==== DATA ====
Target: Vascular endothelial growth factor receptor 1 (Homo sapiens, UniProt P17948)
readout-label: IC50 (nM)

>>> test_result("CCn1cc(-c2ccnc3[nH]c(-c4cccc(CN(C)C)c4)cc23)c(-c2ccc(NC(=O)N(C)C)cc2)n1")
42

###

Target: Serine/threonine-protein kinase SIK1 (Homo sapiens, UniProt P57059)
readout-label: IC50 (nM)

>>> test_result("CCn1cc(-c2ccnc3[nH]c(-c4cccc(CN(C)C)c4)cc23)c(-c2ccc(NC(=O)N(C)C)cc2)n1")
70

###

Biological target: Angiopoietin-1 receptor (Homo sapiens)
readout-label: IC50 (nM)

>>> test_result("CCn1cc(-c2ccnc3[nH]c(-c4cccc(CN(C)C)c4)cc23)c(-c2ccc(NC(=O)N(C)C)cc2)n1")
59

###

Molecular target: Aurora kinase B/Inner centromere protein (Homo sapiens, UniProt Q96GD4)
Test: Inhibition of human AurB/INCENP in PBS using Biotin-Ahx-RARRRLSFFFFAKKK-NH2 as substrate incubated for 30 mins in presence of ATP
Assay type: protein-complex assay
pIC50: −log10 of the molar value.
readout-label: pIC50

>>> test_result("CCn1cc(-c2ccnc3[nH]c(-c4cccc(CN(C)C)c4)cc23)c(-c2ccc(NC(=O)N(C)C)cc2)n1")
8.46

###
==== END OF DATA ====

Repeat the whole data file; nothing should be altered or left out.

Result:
Target: Vascular endothelial growth factor receptor 1 (Homo sapiens, UniProt P17948)
readout-label: IC50 (nM)

>>> test_result("CCn1cc(-c2ccnc3[nH]c(-c4cccc(CN(C)C)c4)cc23)c(-c2ccc(NC(=O)N(C)C)cc2)n1")
42

###

Target: Serine/threonine-protein kinase SIK1 (Homo sapiens, UniProt P57059)
readout-label: IC50 (nM)

>>> test_result("CCn1cc(-c2ccnc3[nH]c(-c4cccc(CN(C)C)c4)cc23)c(-c2ccc(NC(=O)N(C)C)cc2)n1")
70

###

Biological target: Angiopoietin-1 receptor (Homo sapiens)
readout-label: IC50 (nM)

>>> test_result("CCn1cc(-c2ccnc3[nH]c(-c4cccc(CN(C)C)c4)cc23)c(-c2ccc(NC(=O)N(C)C)cc2)n1")
59

###

Molecular target: Aurora kinase B/Inner centromere protein (Homo sapiens, UniProt Q96GD4)
Test: Inhibition of human AurB/INCENP in PBS using Biotin-Ahx-RARRRLSFFFFAKKK-NH2 as substrate incubated for 30 mins in presence of ATP
Assay type: protein-complex assay
pIC50: −log10 of the molar value.
readout-label: pIC50

>>> test_result("CCn1cc(-c2ccnc3[nH]c(-c4cccc(CN(C)C)c4)cc23)c(-c2ccc(NC(=O)N(C)C)cc2)n1")
8.46

###